Red Cedar Bentwood Box with Eagle design by Tsimshian artist Dominique Wells
Bentwood boxes are unique to the Northwest Coast First Nations peoples. The boxes are used for symbolic and practical purposes. They can be used to store ceremonial items, for storage of clothing and household items, for transporting goods, and even for cooking. The kerfing, or bending, form is made with tight grained planks of red or yellow cedar.
“The bulge-wood style of making bentwood boxes requires working with a thick plank of wood that is thinned and kerfed at the intervals where the corners are to be. The plank is then steamed: traditionally this was done over shallow trenches in the dirt filled with hot rocks, water and a seaweed cushion to protect the wood. When the plank is softened by steam, it is bent at each kerf to form the sides of the box. The bottom is attached using pegs.”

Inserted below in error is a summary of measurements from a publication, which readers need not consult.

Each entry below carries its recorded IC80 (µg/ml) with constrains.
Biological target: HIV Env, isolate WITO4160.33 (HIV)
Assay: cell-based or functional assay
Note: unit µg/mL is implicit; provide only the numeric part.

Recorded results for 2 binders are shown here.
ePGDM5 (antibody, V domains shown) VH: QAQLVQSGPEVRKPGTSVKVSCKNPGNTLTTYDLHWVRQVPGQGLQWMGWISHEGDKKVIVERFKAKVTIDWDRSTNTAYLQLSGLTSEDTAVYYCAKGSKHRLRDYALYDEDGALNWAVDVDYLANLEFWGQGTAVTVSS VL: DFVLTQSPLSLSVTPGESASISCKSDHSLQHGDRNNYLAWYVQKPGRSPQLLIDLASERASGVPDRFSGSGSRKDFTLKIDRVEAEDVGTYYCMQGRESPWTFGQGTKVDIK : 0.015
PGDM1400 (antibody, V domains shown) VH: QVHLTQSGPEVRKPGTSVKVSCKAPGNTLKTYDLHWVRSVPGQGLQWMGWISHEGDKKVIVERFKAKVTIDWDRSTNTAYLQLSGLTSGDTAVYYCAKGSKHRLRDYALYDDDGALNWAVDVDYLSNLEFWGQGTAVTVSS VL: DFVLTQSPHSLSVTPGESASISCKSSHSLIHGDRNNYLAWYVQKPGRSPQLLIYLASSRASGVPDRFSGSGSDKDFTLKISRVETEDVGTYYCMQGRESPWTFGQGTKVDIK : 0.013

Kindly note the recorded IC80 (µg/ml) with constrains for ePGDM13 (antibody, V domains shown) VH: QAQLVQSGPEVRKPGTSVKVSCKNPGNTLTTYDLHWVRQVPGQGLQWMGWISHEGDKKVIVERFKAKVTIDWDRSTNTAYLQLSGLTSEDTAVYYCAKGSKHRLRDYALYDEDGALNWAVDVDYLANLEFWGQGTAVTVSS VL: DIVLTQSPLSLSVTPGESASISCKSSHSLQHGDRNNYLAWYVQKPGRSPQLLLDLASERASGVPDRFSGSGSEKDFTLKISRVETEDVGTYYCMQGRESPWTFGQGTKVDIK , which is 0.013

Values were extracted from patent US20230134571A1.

—excerpt from Mythic Beings
Dominique Maa’Dem Wells (b. Prince Rupert, BC) is Tsimshian of Lax Kw’alaams, Ganhaada crest in the Gispaxlo’ots house. She has been studying painting techniques under Cole and Bruce Alfred since 2020. Born in Prince Rupert but raised in Terrace, BC, Wells grew up surrounded by art and gained a deep appreciation for it from a young age.